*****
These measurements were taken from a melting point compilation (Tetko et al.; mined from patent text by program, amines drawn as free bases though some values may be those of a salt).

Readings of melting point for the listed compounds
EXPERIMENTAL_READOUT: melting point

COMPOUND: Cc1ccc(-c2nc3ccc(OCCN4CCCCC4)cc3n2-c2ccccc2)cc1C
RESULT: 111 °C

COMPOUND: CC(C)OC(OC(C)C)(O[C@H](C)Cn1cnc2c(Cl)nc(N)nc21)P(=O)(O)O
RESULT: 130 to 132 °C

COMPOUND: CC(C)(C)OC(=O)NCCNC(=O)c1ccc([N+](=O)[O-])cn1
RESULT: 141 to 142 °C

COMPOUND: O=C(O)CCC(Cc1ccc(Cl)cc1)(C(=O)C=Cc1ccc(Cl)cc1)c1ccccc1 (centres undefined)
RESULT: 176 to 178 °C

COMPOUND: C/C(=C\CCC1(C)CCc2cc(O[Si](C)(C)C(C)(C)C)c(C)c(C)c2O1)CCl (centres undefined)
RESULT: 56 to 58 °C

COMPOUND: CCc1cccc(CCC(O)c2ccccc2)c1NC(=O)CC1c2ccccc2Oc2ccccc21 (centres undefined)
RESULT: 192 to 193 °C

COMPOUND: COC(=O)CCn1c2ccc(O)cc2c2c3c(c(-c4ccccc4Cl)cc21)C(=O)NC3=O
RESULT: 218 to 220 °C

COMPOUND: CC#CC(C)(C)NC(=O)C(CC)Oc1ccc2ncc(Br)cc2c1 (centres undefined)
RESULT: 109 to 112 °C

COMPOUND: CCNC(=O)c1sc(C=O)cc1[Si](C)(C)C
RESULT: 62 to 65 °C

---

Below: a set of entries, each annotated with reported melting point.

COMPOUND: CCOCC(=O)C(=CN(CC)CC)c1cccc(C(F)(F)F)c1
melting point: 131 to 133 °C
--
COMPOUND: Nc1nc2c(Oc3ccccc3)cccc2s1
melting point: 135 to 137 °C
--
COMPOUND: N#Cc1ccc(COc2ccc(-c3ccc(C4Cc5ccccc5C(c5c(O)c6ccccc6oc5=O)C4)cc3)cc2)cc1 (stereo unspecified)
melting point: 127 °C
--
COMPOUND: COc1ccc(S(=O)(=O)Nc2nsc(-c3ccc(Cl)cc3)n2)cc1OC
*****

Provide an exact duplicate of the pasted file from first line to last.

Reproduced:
These measurements were taken from a melting point compilation (Tetko et al.; mined from patent text by program, amines drawn as free bases though some values may be those of a salt).

Readings of melting point for the listed compounds
EXPERIMENTAL_READOUT: melting point

COMPOUND: Cc1ccc(-c2nc3ccc(OCCN4CCCCC4)cc3n2-c2ccccc2)cc1C
RESULT: 111 °C

COMPOUND: CC(C)OC(OC(C)C)(O[C@H](C)Cn1cnc2c(Cl)nc(N)nc21)P(=O)(O)O
RESULT: 130 to 132 °C

COMPOUND: CC(C)(C)OC(=O)NCCNC(=O)c1ccc([N+](=O)[O-])cn1
RESULT: 141 to 142 °C

COMPOUND: O=C(O)CCC(Cc1ccc(Cl)cc1)(C(=O)C=Cc1ccc(Cl)cc1)c1ccccc1 (centres undefined)
RESULT: 176 to 178 °C

COMPOUND: C/C(=C\CCC1(C)CCc2cc(O[Si](C)(C)C(C)(C)C)c(C)c(C)c2O1)CCl (centres undefined)
RESULT: 56 to 58 °C

COMPOUND: CCc1cccc(CCC(O)c2ccccc2)c1NC(=O)CC1c2ccccc2Oc2ccccc21 (centres undefined)
RESULT: 192 to 193 °C

COMPOUND: COC(=O)CCn1c2ccc(O)cc2c2c3c(c(-c4ccccc4Cl)cc21)C(=O)NC3=O
RESULT: 218 to 220 °C

COMPOUND: CC#CC(C)(C)NC(=O)C(CC)Oc1ccc2ncc(Br)cc2c1 (centres undefined)
RESULT: 109 to 112 °C

COMPOUND: CCNC(=O)c1sc(C=O)cc1[Si](C)(C)C
RESULT: 62 to 65 °C

---

Below: a set of entries, each annotated with reported melting point.

COMPOUND: CCOCC(=O)C(=CN(CC)CC)c1cccc(C(F)(F)F)c1
melting point: 131 to 133 °C
--
COMPOUND: Nc1nc2c(Oc3ccccc3)cccc2s1
melting point: 135 to 137 °C
--
COMPOUND: N#Cc1ccc(COc2ccc(-c3ccc(C4Cc5ccccc5C(c5c(O)c6ccccc6oc5=O)C4)cc3)cc2)cc1 (stereo unspecified)
melting point: 127 °C
--
COMPOUND: COc1ccc(S(=O)(=O)Nc2nsc(-c3ccc(Cl)cc3)n2)cc1OC